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Could North Korea lose its only ally?

By Ramya Kannan

Passive disagreements between China and North Korea over the latter’s military actions has instigated a rare response from a North Korean news body. Pyongyang’s Korean Central News Agency (KCNA) stated that recent commentaries carried by the Chinese media on possible actions against North Korea could impair relations between the two countries.

The commentary addresses these media bodies as mouthpieces of the Chinese government and warned its only friendly neighbor and ally of “grave consequences”. This comes in the backdrop of an ongoing altercation between the United States and North Korea in which China has been acting as an intermediary. Due to its need to maintain friendly relations with both countries, China has faced criticism over its actions, or lack thereof, from both sides.

Conveyed in press

Articles, editorials and commentaries in Chinese media, all of which are state-run, have urged the government to impose stricter measures on North Korea, in response to a series of latest missile launches. Though most of these ballistic missile launches failed, they pose a threat to the security of the region and to the United States, which has been pushing China to undertake severe action against its ally. While China has so far agreed to these calls, the criticism by KCNA has compelled it to assert that it is keen to maintain friendly relations with North Korea.

KCNA accused China of undermining the independence and interests of the Democratic People’s Republic of Korea (DPRK), and “dancing to the tune of the U.S.” in an attempt to avoid a war which poses a threat to China. It reinforced that China failed to acknowledge North Korea’s importance as a buffer state to control US’s intervention in the region. Finally, the commentary declared North Korea’s willingness to compromise the relations by saying that the country “will never beg for the maintenance of friendship with China”.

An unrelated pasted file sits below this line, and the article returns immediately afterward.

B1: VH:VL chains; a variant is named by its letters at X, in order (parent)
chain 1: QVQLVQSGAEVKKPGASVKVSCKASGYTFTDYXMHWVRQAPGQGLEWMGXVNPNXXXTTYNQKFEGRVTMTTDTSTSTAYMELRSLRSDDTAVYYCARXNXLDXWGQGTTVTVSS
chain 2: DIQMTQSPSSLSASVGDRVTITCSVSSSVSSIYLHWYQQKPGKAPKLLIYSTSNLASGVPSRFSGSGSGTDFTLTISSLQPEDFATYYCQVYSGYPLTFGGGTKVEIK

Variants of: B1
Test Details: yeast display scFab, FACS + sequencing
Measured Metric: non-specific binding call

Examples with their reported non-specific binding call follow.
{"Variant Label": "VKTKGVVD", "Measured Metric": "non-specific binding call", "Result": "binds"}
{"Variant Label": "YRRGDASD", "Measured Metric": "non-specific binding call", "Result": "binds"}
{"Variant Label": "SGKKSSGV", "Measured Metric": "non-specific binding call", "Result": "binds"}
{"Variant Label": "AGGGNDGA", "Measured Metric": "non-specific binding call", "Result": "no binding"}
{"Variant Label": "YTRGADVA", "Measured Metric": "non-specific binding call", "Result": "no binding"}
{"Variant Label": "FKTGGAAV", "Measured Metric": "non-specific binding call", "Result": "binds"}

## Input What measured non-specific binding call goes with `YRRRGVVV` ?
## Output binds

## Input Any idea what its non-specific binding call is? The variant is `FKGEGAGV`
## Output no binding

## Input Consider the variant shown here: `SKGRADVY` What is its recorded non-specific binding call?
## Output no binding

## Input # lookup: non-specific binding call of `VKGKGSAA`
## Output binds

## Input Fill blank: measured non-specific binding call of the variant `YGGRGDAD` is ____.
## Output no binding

This is not the first critical commentary by the North Korean news agency. However, the ones in the past did not refer to China by its name. It is of significance that neither of the countries has publicly addressed its disagreements with the other before; therefore, these direct accusations could be an indication of worsening relations.

Making new friends?

Following China’s acceptance of the UN sanction and its subsequent refusal to import coal from the country, it is possible that North Korea has realised the need to reduce its economic dependence on its only major ally. Analysts in South Korea believe that the recent meeting between the North Korean Vice Foreign Minister and the Russian ambassador could be a hint at strengthening ties. Moreover, the possibility of a moderate government in South Korea makes better relations between the two countries imminent, thereby threatening China’s position as the only North Korean ally.

China’s concern regarding possible unilateral action by President Trump and military exercises between the US and South Korea is apparent, but it has reinforced its commitment to a denuclearised Korean peninsula. However, it is evident that the Xi government is unwilling to spoil its relations with North Korea, even though the leaders of the two governments have never met. China seems to be stuck in an unenviable situation, where dialogue is the only way forward.

As stated by former Indian diplomat Rakesh Sood, it is unlikely that North Korea will stop its nuclear and military expansion. According to him, the best alternative is to convince Mr. Jong-un to freeze his programmes, but this is possible only if new sanctions and military action by the Trump government are out of the picture. Moreover, the U.S. will have to express acceptance of the current regime and display its commitment to normalise relations.



This post first appeared on The Indian Economist | For The Curious Mind, please read the originial post: here

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Could North Korea lose its only ally?

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